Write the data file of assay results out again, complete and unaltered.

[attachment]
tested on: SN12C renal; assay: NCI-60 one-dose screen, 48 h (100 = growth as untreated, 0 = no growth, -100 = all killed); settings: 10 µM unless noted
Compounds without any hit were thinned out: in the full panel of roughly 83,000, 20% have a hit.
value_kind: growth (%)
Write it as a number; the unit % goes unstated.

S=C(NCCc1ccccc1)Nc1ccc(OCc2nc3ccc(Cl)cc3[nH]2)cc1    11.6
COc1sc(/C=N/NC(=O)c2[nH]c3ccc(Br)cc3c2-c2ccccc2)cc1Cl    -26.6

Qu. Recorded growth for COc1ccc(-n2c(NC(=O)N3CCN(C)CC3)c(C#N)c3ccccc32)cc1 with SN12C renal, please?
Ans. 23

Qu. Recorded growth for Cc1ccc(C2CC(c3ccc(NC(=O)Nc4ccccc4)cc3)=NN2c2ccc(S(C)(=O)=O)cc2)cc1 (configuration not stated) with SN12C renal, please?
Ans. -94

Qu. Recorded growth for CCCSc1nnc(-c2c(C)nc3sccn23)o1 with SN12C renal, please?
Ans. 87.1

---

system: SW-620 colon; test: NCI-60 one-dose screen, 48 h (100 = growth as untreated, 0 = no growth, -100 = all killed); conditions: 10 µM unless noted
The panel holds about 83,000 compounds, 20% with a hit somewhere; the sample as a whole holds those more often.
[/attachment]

tested on: SN12C renal; assay: NCI-60 one-dose screen, 48 h (100 = growth as untreated, 0 = no growth, -100 = all killed); settings: 10 µM unless noted
Compounds without any hit were thinned out: in the full panel of roughly 83,000, 20% have a hit.
value_kind: growth (%)
Write it as a number; the unit % goes unstated.

S=C(NCCc1ccccc1)Nc1ccc(OCc2nc3ccc(Cl)cc3[nH]2)cc1    11.6
COc1sc(/C=N/NC(=O)c2[nH]c3ccc(Br)cc3c2-c2ccccc2)cc1Cl    -26.6

Qu. Recorded growth for COc1ccc(-n2c(NC(=O)N3CCN(C)CC3)c(C#N)c3ccccc32)cc1 with SN12C renal, please?
Ans. 23

Qu. Recorded growth for Cc1ccc(C2CC(c3ccc(NC(=O)Nc4ccccc4)cc3)=NN2c2ccc(S(C)(=O)=O)cc2)cc1 (configuration not stated) with SN12C renal, please?
Ans. -94

Qu. Recorded growth for CCCSc1nnc(-c2c(C)nc3sccn23)o1 with SN12C renal, please?
Ans. 87.1

---

system: SW-620 colon; test: NCI-60 one-dose screen, 48 h (100 = growth as untreated, 0 = no growth, -100 = all killed); conditions: 10 µM unless noted
The panel holds about 83,000 compounds, 20% with a hit somewhere; the sample as a whole holds those more often.